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BEST IN SHOW ($25) is a wonderfully funny lampoon of the dog show circuit, featuring various pedigree canines and their even more highly-strung owners. This is mockumentary filmmaking at its best, with a group of high powered comic actors improvising their way through the story-line laid out for them by director/co-writer Christopher Guest and co-writer Eugene Levy. BEST IN SHOW takes us on the road, where we meet the people whose blue-blooded canine companions will be competing in the Mayflower Kennel Club's annual dog show. As the competitors make their way to the show, the audience bares witness to bad behavior, tantrums and the strange mating habits of the owners- the dogs themselves actually seem pretty normal by comparison. BEST IN SHOW is offbeat and very funny thanks to the performances of Christopher Guest, Parker Posey, Michael Hitchcock, Eugene Levy, Catherine O'Hara, John Michael Higgins, Michael McKean, Patrick Cranshaw, Jennifer Coolidge, Jennifer Coolidge, Jane Lynch, Bob Balaban, Don Lake, Jim Piddock, Fred Willard and Ed Begley Jr..

Warner Home Video has made BEST IN SHOW available on DVD in a 1.78:1 wide screen presentation that features the anamorphic enhancement for 16:9 displays. BEST IN SHOW has the look of a documentary that was shot on 16mm and then blown up to 35mm for theatrical presentation. This is not to say that BEST IN SHOW looks bad, just a little rough edged when compared to higher budget fare. For the most part, the image is reasonably crisp and clean, although there is a bit more grain than one would find in an "A" production. Colors are somewhat less saturated than they appear in higher budget films, but they are solid and completely stable. Flesh tones look just fine. Blacks appear reasonably accurate, while the flat documentary lighting keeps the image from having impressive depth. Clean dual layer authoring keeps digital compression artifacts at bay throughout the presentation.

Although BEST IN SHOW does include a Dolby Digital 5.1 channel soundtrack, the mix is primarily monaural. Like any documentary that features people talking for its entire length, the center channel sees ninety nine percent of the activity. Left-right stereo sound effects are few and far between; additionally, surround usage would rate as non-existent. Perhaps a bit of music creeps into the outlying channels. Still, for what it is, the sound mix sounds fine. The dialogue is clean and fully intelligible, and that's all that counts. Believe it or not, a French 5.1 channel soundtrack is also included, as are English and French subtitles.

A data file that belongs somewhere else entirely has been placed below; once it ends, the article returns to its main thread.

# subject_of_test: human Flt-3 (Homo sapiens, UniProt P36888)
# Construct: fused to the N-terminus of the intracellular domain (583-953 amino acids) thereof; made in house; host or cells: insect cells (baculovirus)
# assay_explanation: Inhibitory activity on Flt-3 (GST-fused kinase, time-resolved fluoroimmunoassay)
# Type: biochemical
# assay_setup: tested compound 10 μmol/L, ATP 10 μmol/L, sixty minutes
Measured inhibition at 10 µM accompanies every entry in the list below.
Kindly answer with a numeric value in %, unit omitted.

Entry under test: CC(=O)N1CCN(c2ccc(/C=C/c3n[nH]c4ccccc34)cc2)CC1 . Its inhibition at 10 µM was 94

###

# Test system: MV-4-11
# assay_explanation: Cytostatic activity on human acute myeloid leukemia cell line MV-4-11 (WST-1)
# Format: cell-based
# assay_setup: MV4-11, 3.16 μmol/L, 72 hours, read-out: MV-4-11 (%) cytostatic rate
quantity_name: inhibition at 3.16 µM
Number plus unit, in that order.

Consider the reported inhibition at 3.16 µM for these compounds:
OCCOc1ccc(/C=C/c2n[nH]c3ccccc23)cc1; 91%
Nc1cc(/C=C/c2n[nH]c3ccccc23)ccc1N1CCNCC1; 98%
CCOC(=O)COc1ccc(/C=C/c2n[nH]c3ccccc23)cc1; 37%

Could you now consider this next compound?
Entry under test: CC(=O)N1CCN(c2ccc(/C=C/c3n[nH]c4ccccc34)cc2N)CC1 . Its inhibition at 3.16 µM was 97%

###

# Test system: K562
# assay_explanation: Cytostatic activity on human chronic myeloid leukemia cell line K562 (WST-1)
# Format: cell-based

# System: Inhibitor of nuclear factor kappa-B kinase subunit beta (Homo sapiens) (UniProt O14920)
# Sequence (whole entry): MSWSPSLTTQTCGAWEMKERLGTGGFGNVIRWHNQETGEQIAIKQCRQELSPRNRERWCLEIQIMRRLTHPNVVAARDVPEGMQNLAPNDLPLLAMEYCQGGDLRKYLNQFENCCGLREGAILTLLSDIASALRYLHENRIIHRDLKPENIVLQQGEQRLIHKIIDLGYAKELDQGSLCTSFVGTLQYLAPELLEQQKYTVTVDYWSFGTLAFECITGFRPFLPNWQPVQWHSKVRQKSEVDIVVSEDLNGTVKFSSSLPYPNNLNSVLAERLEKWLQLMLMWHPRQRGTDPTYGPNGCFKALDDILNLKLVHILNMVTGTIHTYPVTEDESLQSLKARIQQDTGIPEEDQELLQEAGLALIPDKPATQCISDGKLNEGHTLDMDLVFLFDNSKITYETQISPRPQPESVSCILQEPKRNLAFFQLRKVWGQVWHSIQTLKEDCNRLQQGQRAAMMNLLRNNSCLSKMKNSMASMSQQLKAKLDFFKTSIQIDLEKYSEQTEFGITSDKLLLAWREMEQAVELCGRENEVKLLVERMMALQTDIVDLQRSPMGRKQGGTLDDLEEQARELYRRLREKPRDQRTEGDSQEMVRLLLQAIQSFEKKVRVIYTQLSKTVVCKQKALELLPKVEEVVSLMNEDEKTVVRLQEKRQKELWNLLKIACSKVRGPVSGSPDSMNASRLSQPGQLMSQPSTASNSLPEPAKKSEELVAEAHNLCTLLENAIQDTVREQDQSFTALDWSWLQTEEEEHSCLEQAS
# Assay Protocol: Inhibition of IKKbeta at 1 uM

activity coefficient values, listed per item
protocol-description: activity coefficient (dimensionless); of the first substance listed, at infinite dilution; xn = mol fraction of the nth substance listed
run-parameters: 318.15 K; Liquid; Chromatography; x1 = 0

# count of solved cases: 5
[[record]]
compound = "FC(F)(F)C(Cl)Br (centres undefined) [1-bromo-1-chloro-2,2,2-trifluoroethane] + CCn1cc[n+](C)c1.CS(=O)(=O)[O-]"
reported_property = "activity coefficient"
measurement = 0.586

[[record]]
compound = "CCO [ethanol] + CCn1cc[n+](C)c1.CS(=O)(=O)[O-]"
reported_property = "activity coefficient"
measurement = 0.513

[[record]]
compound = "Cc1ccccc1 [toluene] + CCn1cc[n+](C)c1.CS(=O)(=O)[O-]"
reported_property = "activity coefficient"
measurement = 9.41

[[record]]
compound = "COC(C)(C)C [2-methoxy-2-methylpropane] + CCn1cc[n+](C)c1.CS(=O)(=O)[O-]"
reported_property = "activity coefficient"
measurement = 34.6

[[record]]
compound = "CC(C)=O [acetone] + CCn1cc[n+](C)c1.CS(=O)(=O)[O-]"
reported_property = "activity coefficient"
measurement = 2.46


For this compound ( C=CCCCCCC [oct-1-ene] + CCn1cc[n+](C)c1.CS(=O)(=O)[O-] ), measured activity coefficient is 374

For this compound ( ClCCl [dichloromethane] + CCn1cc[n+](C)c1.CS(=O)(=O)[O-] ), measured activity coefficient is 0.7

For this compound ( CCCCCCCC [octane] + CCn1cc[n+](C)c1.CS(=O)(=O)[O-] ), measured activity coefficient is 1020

The basic interactive menus provide access to the standard scene selection and set up features, as well as some nice extras. Director/co-writer Christopher Guest and co-writer Eugene Levy are on hand for an interesting running audio commentary. Since these are two funny guys, I was expecting a funny commentary- boy was I wrong. It's a rather subdued talk with the participants laying out what they were trying to accomplish with the film, as well as expressing their respect for performers who were improvising their way through the film- especially the actors that don't come from that particular discipline. Also included on the DVD are seventeen deleted scenes that can be viewed with out without filmmaker commentary. There is some very funny stuff amongst the deleted scenes, so if you liked the film, be sure to check out the good stuff that got cut to trim the running time. A theatrical trailer and filmographies close out the extras.

BEST IN SHOW is a howl of a movie and no dog of a DVD. If you are a fan, or are mildly curious about this offbeat movie, make sure you check out the DVD.


Best in Show


DVD reviews are Copyright 2001 THE CINEMA LASER and may not be copied or reprinted without the written consent of the publisher.
THE CINEMA LASER is written, edited and published by Derek M. Germano.



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